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Malaysia’s Prime Minister Najib Razak enjoys “peacemaker par excellence” status here in the Philippines. Credit that to his evenhanded efforts to shepherd the Philippine government-Bangsamoro talks to end conflict and help rebuild rebellion-wrecked communities in Mindanao.
But in Kuala Lumpur, he acts the exact opposite. Razak “has gone back on a pledge to repeal a controversial sedition law.” It was supposed to anchor his reforms to develop Malaysia into a progressive democracy.
Under Malaysia’s Sedition Act of 1948, speech that would incite “religious or social tensions” versus “traditional rulers” could land one a three-year jail term. In 2012, Najib expressed support for the passage of a National Harmony Act to replace the Sedition Act.
Late November, he sang a different tune to the United Malays National Organization (UMNO). The Sedition Act would be retained. It has a clause to protect the sanctity of Islam, “while other religions also cannot be insulted.”
But the second clause makes it illegal to call for the breakaway of Sabah and Sarawak on Malaysian Borneo. There, non-Muslims and indigenous tribes are a majority.
“Over the last year a string of sedition charges sparked fears that the prime minister would backtrack on his promise,” wrote Jennifer Pak of British Broadcasting Corporation.
His coalition squeaked through on a slimmer majority in the last vote. Some analysts within Razak’s Malay-Muslim based party told BBC that the prime minister was facing mounting opposition to his reforms from hardliners within his coalition. They “are pushing for more favorable policies over other races and religion.”
In Viewpoint’s “Relentless master” (Opinion, 9/15/14), we wrote: Next-door Malaysia dashed into the future this month by backpedaling into the past. Kuala Lumpur clamped back the 1948 antisedition law.
This is “the broadest crackdown… since the era of strongman leader Mahathir Mohamad, now 89,” Reuters news agency reported. Yet, “two years ago the multi-ethnic former British colony appeared set on a path of greater openness.”
The Malays today make up 51 percent of Malaysia’s population. The Chinese constitute 24 percent and the Indians 7 percent.
Cops arrested Malaysiakini reporter Susan Loone, then released her on bail. Malay groups lodged a police report about Loone quoting an arrested opposition politician that he was being treated like “a criminal” while in custody.
They also detained University of Malaya law professor Azmi Sharom for a commentary on Kuala Lumpur’s 2009 political crisis. Eight opposition politicians were charged with sedition for statements some of which were uttered two years back.
“Seditious tendency” is the legal club. In 1987, the Mahathir regime’s Operation Lalang arrested over a hundred intellectuals, students, artists and scientists. The recycled Internal Security Act permits detention without trial.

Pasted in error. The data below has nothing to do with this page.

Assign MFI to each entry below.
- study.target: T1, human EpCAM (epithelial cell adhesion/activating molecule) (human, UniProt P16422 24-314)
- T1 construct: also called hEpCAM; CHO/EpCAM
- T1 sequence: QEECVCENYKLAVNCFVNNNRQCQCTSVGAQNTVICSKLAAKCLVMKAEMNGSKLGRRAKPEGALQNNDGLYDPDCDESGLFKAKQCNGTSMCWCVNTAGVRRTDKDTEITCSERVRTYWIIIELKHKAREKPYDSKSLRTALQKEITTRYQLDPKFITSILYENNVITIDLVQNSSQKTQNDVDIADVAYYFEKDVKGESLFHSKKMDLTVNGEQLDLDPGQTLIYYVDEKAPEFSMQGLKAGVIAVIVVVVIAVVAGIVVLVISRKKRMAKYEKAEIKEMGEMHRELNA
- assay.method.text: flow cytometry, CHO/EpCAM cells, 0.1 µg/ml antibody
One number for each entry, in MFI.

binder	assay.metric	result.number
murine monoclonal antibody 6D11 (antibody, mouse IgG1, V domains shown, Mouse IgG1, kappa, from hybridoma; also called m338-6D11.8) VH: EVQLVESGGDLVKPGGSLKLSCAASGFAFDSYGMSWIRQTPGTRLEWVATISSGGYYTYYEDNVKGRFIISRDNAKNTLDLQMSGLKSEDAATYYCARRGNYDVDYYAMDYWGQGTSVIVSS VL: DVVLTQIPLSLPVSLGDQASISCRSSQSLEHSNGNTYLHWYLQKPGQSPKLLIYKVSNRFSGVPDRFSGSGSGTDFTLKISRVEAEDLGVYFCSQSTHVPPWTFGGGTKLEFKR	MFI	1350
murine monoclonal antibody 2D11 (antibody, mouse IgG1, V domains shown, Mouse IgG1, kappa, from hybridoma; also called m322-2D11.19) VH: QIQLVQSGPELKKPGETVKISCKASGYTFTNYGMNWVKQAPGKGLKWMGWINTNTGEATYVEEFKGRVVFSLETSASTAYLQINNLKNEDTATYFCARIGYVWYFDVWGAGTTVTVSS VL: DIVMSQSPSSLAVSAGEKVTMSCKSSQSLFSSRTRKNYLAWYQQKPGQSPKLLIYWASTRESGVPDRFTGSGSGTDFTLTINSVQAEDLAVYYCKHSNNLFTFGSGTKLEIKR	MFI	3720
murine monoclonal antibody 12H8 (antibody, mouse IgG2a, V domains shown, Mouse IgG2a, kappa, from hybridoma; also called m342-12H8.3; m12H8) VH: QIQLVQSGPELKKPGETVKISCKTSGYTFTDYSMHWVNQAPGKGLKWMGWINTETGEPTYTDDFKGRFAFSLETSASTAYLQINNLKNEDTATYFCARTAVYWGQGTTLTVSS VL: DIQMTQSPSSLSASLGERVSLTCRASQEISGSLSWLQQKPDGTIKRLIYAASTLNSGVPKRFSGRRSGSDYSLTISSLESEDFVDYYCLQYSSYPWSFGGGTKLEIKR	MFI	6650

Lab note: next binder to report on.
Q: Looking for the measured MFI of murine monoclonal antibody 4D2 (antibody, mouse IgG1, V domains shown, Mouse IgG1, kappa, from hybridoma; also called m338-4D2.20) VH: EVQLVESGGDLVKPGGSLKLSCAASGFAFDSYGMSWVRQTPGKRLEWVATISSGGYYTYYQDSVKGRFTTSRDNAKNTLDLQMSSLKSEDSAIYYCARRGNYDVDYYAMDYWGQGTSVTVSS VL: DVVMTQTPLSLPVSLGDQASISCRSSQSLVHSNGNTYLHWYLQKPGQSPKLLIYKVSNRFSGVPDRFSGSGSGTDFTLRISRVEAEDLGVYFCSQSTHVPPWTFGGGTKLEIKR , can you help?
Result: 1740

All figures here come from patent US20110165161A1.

The three-party opposition eroded the ruling Barisan Nasional coalition’s majority in the last two elections. Though it retained the majority seats in Parliament, for the first time since Malaysia’s independence in 1957, it lost the popular vote garnering just 46 percent against the opposition coalition surged to 54 percent, The New York Times reported. The sedition law clubs activists to undermine the alliance, they say.
UMNO seeks to silence the opposition, John Berthelsen wrote in Asia Sentinel. In 2012, Razak pledged to scrap the sedition law, “only to shepherd a bill through Parliament that retained many of its provisions.”
Significantly, UMNO’s latest crackdown bears down hard on the the states of Sarawak and Sabah where non-Muslims constitute a considerable fraction of the population.
“Sources told Asia Sentinel that party rebels will go after Najib’s allies with anonymous charges of corruption. UMNO’s annual general meeting, to be held later this year, is expected to focus on the squabble. Gagged by the licensing law, the press is silent,” Viewpoint noted last September.
Allah means God—unless you’re a Christian in Malaysia, wrote Time magazine. Or Sikh, Hindu or atheist for that matter. A new Kuala Lumpur court decision stipulates that only Muslims can invoke the name of “Allah.” And that triggered concern beyond Association of Southeast Asian countries.
Four years back, Kuala Lumpur courts ruled that the term “Allah” transcended different faiths. Why then the flip-flop? “Islam (is) vulnerable to conversion efforts by other faiths,” the latest ruling asserts. Anyway, Allah was “not an integral part… in Christianity.”
No? Herald editor, Fr. Lawrence Andrew said he’ll appeal. Non-Muslim Malaysians reacted with anger. “Appalling,” snapped Jagir Singh who heads the Consultative Council of Buddhism, Christianity, Hinduism, Sikhism and Taoism. “Bahasa Malaysia-speaking Christians had been using ‘Allah’ even before the formation of Malaysia,” recalled Rev. Eu Hong Seng.
Churches in Sabah and Sarawak, where Christians are a majority, protested. As they have been doing for years, they would invoke “Allah” in worship and in the “Al-Kitab,” the Bahasa Malaysian version of the bible. Malaysia’s Parliament in 2011 allowed the circulation of “Al-Kitab.”
The ruling fractured Kuala Lumpur’s “10-point solution.”
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On the “flight back to Rome from Turkey—where Pope Francis and Ecumenical Patriarch Bartholomew prayed together—the Pontiff was asked: Would he meet Patriarch Kirill, head of the Russian Orthodox Church which split from the Catholic Church in 1054?
The Pope said said that he’ll go wherever the Patriarch wants him to go, that the two of them do share the same desire to meet each other and to go forward. “But with the problems of the war [in Ukraine], the poor guy has so many problems, so a meeting with the Pope will have to wait.”
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